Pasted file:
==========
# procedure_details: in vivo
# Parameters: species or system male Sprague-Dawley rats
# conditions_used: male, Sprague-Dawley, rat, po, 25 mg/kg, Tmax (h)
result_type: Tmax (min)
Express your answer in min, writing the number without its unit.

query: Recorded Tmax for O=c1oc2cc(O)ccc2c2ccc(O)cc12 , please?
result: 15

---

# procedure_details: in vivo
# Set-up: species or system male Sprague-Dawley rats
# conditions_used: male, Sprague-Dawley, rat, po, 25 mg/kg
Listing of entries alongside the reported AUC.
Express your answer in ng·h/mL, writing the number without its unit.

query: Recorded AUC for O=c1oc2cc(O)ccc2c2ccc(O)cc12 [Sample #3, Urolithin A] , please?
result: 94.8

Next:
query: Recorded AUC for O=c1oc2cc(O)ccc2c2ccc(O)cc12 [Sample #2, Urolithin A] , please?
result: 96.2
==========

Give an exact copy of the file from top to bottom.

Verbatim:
# procedure_details: in vivo
# Parameters: species or system male Sprague-Dawley rats
# conditions_used: male, Sprague-Dawley, rat, po, 25 mg/kg, Tmax (h)
result_type: Tmax (min)
Express your answer in min, writing the number without its unit.

query: Recorded Tmax for O=c1oc2cc(O)ccc2c2ccc(O)cc12 , please?
result: 15

---

# procedure_details: in vivo
# Set-up: species or system male Sprague-Dawley rats
# conditions_used: male, Sprague-Dawley, rat, po, 25 mg/kg
Listing of entries alongside the reported AUC.
Express your answer in ng·h/mL, writing the number without its unit.

query: Recorded AUC for O=c1oc2cc(O)ccc2c2ccc(O)cc12 [Sample #3, Urolithin A] , please?
result: 94.8

Next:
query: Recorded AUC for O=c1oc2cc(O)ccc2c2ccc(O)cc12 [Sample #2, Urolithin A] , please?
result: 96.2